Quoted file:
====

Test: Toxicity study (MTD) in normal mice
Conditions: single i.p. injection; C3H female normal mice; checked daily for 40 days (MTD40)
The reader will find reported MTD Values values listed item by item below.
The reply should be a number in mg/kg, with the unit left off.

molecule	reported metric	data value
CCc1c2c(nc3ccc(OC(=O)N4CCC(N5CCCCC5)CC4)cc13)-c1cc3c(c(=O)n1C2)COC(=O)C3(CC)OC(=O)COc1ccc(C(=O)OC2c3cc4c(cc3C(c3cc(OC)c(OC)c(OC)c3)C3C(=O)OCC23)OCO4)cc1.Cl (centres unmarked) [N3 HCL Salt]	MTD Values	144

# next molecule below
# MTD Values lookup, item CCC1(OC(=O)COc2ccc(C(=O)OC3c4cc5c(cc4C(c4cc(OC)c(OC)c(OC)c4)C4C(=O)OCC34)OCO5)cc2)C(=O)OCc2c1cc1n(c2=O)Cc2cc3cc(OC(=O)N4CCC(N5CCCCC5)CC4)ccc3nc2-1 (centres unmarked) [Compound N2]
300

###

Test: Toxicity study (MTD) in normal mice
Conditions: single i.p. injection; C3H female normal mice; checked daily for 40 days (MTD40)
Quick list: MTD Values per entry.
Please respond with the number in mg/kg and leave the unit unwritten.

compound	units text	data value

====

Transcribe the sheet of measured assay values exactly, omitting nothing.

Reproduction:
Test: Toxicity study (MTD) in normal mice
Conditions: single i.p. injection; C3H female normal mice; checked daily for 40 days (MTD40)
The reader will find reported MTD Values values listed item by item below.
The reply should be a number in mg/kg, with the unit left off.

molecule	reported metric	data value
CCc1c2c(nc3ccc(OC(=O)N4CCC(N5CCCCC5)CC4)cc13)-c1cc3c(c(=O)n1C2)COC(=O)C3(CC)OC(=O)COc1ccc(C(=O)OC2c3cc4c(cc3C(c3cc(OC)c(OC)c(OC)c3)C3C(=O)OCC23)OCO4)cc1.Cl (centres unmarked) [N3 HCL Salt]	MTD Values	144

# next molecule below
# MTD Values lookup, item CCC1(OC(=O)COc2ccc(C(=O)OC3c4cc5c(cc4C(c4cc(OC)c(OC)c(OC)c4)C4C(=O)OCC34)OCO5)cc2)C(=O)OCc2c1cc1n(c2=O)Cc2cc3cc(OC(=O)N4CCC(N5CCCCC5)CC4)ccc3nc2-1 (centres unmarked) [Compound N2]
300

###

Test: Toxicity study (MTD) in normal mice
Conditions: single i.p. injection; C3H female normal mice; checked daily for 40 days (MTD40)
Quick list: MTD Values per entry.
Please respond with the number in mg/kg and leave the unit unwritten.

compound	units text	data value